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Dr. Lyn Pascoe and her dog, Austin, one of three dogs that died recently after wading in Quamichan Lake.Courtesy of Lyn Pascoe

Quamichan Lake used to be seen as an "ecological jewel" in Vancouver Island's verdant Cowichan Valley, but since the dogs started dying people have begun to fear its beautiful waters are becoming toxic.

The lake, surrounded by a mix of farms and rural housing developments on the outskirts of Duncan, has long been troubled by summer algae blooms. But this fall, the problem – thought to be caused by an inflow of phosphorous and nitrogen from agriculture land and septic fields – took a sinister turn when dogs began vomiting and dying suddenly after swimming or wading in the lake.

City officials have taken note and a meeting is planned next week to discuss how the lake might be restored. In the meantime, signs have gone up on all roads leading to the water warning the public that blue-green algae is present and directing them to seek more information on a health website.

"I had no idea it could kill my dog," said Lyn Pascoe, a family physician whose six-year-old border collie cross, Austin, died suddenly Oct. 18 after wading through a scum of algae.

Ms. Pascoe, who has lived on the lake for 28 years, said her dog apparently ingested toxic bacteria after licking a yellow green stain left on his legs by algae. Hours later, he started to vomit. And by morning he was dead.

Ms. Pascoe talked to neighbours and soon found two others whose dogs died similarly. A three-year-old dog died Sept. 26 after wading in the lake and a 14-year-old dog died Oct. 12 after a daily swim.

Samples of the algae and water have gone in for testing, but Ms. Pascoe said she has little doubt the dogs were killed by cyanobacteria, which is commonly called blue-green algae.

"My dog wasn't swimming in it. He wasn't drinking the water. He merely walked around the edge of the fence [into the lake]… and he had the stuff on his legs … so it's incredibly toxic to dogs."

One lakeside resident, Christopher Jones, an adjunct professor of law at the University of Victoria, said he's become increasingly worried about water quality.

"Obviously when dogs start to die, it's a pretty big problem," said Mr. Jones, who in years past didn't worry much about the algae blooms.

"In the past I've been cavalier about swimming in the lake. I mean, who's afraid of a little green water? And now, maybe I am," he said. "I'm thinking maybe the lake is becoming a poison cesspool instead of the ecological gem of the Cowichan Valley that it should be."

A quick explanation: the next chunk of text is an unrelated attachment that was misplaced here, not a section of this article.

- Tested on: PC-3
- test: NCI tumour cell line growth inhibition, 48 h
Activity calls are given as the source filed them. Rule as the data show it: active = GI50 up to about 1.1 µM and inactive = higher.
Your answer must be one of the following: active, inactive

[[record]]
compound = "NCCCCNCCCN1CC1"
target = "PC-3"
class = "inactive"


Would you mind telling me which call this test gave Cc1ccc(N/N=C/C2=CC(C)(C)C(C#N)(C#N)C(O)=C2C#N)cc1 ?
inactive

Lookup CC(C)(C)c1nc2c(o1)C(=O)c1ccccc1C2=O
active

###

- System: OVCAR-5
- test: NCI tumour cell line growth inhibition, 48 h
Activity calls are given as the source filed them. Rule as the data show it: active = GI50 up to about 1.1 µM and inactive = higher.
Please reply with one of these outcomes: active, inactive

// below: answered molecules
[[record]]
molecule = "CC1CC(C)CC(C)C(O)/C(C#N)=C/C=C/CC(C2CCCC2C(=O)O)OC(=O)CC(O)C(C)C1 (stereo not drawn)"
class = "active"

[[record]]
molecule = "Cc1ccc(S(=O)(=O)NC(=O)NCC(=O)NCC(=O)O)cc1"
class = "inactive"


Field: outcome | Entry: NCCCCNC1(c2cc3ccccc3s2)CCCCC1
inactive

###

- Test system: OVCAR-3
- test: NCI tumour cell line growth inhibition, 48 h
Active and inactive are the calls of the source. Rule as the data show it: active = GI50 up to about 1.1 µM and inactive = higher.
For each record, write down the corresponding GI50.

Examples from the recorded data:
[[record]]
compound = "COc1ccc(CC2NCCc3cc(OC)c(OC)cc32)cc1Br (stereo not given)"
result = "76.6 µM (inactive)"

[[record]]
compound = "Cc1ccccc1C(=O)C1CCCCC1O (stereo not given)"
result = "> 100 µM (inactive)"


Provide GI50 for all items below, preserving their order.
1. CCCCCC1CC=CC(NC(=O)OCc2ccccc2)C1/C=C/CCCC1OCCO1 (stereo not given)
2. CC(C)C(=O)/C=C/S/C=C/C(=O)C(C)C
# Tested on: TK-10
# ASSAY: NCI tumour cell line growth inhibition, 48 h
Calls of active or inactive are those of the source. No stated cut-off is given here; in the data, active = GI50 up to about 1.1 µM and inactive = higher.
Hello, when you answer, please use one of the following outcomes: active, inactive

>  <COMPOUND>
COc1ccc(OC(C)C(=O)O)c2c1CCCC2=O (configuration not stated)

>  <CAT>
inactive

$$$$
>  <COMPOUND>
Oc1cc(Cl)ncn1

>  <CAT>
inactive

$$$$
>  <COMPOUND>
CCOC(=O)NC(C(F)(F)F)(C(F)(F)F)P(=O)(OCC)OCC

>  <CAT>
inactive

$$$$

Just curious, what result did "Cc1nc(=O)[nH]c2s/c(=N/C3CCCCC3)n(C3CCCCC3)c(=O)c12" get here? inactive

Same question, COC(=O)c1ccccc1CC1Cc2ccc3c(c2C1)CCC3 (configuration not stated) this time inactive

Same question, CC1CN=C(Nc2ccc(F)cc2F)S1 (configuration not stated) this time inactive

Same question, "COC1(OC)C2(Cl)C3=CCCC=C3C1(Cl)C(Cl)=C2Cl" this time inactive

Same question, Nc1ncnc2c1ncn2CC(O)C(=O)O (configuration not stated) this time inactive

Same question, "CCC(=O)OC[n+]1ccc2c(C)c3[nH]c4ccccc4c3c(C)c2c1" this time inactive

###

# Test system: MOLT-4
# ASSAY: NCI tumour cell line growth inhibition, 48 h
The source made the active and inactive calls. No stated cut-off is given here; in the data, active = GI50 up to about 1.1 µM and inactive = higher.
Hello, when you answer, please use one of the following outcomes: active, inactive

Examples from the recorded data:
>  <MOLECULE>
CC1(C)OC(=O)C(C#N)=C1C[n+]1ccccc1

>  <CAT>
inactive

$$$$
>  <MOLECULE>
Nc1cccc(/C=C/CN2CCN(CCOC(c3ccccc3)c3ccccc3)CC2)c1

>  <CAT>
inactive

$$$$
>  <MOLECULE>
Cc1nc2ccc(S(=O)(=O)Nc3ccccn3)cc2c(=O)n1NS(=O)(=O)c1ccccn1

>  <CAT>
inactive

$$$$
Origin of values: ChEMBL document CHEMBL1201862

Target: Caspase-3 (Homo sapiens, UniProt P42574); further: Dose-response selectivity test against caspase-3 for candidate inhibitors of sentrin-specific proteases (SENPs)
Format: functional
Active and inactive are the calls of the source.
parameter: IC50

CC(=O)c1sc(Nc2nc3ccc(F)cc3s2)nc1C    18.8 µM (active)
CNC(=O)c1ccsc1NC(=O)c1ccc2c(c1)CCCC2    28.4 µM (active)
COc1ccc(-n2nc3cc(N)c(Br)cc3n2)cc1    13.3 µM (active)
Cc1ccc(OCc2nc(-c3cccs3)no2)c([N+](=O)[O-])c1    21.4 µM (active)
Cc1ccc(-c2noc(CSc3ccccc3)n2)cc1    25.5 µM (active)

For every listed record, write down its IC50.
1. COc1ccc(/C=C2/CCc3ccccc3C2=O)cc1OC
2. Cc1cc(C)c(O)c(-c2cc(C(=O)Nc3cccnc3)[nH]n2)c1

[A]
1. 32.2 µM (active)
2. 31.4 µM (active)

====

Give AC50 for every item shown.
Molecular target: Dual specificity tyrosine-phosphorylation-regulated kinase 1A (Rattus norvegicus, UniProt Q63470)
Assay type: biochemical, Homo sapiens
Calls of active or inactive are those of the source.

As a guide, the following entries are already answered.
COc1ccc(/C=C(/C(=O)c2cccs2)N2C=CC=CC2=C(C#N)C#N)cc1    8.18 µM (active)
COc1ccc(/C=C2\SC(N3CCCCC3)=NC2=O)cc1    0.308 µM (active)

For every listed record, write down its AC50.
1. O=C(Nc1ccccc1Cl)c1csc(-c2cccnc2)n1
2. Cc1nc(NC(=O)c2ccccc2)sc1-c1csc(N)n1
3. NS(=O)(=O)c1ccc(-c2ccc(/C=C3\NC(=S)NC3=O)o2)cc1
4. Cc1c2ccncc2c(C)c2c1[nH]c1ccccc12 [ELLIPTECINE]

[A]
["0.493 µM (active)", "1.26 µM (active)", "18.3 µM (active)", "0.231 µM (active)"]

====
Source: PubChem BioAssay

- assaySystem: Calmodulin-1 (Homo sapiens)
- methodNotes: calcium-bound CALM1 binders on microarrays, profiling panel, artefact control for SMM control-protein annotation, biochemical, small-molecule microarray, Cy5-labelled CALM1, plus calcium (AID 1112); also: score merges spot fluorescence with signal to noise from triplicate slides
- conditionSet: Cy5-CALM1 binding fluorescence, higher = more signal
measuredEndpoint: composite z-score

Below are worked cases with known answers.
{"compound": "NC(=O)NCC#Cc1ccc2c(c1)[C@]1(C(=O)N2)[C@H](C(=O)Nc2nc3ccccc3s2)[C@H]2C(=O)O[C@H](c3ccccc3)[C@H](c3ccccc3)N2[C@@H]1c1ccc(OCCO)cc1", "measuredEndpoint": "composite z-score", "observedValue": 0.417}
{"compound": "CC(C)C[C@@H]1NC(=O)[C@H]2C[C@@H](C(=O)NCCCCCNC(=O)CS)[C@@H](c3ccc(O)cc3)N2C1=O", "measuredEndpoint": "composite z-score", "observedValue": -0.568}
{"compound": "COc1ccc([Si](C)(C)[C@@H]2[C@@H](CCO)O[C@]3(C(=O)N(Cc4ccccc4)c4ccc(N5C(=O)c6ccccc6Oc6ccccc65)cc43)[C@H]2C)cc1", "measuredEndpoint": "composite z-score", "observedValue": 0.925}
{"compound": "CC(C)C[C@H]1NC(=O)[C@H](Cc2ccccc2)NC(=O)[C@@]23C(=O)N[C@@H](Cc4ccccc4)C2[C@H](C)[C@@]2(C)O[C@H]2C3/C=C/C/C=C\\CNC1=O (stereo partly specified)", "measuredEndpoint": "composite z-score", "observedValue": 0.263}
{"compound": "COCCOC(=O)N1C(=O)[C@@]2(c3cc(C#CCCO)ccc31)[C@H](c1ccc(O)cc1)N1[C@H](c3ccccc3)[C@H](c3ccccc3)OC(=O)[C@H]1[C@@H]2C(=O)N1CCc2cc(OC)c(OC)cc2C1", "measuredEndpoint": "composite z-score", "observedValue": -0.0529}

Mr. Jones said the lake is beautiful most the year. Surrounded by groves of rare Garry oak and trimmed with lush reed beds, it is known as a great place to go bird watching or trout fishing.

But the blue-green algae blooms that routinely occur in the summer apparently intensified this fall when heavy rains or winds stirred up sediment on the lake bottom, adding to the inflow of nutrients. The result was a toxic bloom.

Mr. Jones said the government needs to pay attention to what is happening to the lake, especially with growing pressure for increased development in the area.

North Cowichan Mayor Jon Lefebure said it is clear something has to be done.

"It is definitely a wake-up call," he said of the deaths of the dogs. "It comes at a time when we are deciding how to improve water quality … and it really has brought a lot of focus to the question."

Roger Hart, chair of the Quamichan Watershed Stewardship Society, said in 2006, the B.C. Ministry of Environment did a study that documented the health of the watershed over the past 50 years.

"They found it had been going downhill steadily," he said. A management plan was drawn up and its title, The Jewel of North Cowichan, suggested the lake was seen as an ecological treasure worth saving.

But Mr. Hart said there was "a lack of political will" and not much happened to address the water quality issues.

He's hoping the death of the dogs will finally stir action.

Mr. Hart would like to see a task force struck to look at ways to treat the existing algae problem and to control the nutrient flow. Water treatment systems, he said, should be mandatory for new housing developments, such as one that proposes to add 900 residential units on nearby Mount Tzouhalem. He also wants regular water testing done so the public can be warned when blooms make the lake a health concern.

"I think all of us who live by the lake want to see it restored," he said. "The lake is fixable."

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